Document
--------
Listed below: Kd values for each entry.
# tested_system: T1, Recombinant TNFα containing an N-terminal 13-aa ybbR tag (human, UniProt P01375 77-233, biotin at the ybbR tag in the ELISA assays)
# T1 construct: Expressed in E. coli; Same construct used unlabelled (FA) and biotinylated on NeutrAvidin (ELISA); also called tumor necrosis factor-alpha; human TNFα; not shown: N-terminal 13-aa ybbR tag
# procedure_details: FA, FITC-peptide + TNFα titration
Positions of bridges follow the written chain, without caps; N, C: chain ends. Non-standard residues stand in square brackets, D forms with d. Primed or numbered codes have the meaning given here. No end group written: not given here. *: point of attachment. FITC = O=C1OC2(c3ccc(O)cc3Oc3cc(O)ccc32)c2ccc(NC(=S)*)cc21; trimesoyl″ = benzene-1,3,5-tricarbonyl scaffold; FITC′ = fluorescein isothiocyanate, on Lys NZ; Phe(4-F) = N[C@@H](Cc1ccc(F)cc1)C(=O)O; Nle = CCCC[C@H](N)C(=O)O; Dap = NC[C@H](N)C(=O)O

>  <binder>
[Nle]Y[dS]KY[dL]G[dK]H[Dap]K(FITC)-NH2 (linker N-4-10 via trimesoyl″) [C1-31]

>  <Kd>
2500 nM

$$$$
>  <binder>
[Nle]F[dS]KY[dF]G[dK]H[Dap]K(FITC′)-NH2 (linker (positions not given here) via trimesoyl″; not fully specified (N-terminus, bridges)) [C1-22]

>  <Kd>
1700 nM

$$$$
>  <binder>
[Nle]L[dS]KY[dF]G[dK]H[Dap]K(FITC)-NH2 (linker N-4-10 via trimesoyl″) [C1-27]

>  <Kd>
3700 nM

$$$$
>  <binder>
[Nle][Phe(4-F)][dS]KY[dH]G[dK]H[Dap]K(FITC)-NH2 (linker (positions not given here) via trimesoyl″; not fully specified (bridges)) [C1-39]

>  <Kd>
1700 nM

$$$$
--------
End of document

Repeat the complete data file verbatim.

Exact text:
Listed below: Kd values for each entry.
# tested_system: T1, Recombinant TNFα containing an N-terminal 13-aa ybbR tag (human, UniProt P01375 77-233, biotin at the ybbR tag in the ELISA assays)
# T1 construct: Expressed in E. coli; Same construct used unlabelled (FA) and biotinylated on NeutrAvidin (ELISA); also called tumor necrosis factor-alpha; human TNFα; not shown: N-terminal 13-aa ybbR tag
# procedure_details: FA, FITC-peptide + TNFα titration
Positions of bridges follow the written chain, without caps; N, C: chain ends. Non-standard residues stand in square brackets, D forms with d. Primed or numbered codes have the meaning given here. No end group written: not given here. *: point of attachment. FITC = O=C1OC2(c3ccc(O)cc3Oc3cc(O)ccc32)c2ccc(NC(=S)*)cc21; trimesoyl″ = benzene-1,3,5-tricarbonyl scaffold; FITC′ = fluorescein isothiocyanate, on Lys NZ; Phe(4-F) = N[C@@H](Cc1ccc(F)cc1)C(=O)O; Nle = CCCC[C@H](N)C(=O)O; Dap = NC[C@H](N)C(=O)O

>  <binder>
[Nle]Y[dS]KY[dL]G[dK]H[Dap]K(FITC)-NH2 (linker N-4-10 via trimesoyl″) [C1-31]

>  <Kd>
2500 nM

$$$$
>  <binder>
[Nle]F[dS]KY[dF]G[dK]H[Dap]K(FITC′)-NH2 (linker (positions not given here) via trimesoyl″; not fully specified (N-terminus, bridges)) [C1-22]

>  <Kd>
1700 nM

$$$$
>  <binder>
[Nle]L[dS]KY[dF]G[dK]H[Dap]K(FITC)-NH2 (linker N-4-10 via trimesoyl″) [C1-27]

>  <Kd>
3700 nM

$$$$
>  <binder>
[Nle][Phe(4-F)][dS]KY[dH]G[dK]H[Dap]K(FITC)-NH2 (linker (positions not given here) via trimesoyl″; not fully specified (bridges)) [C1-39]

>  <Kd>
1700 nM

$$$$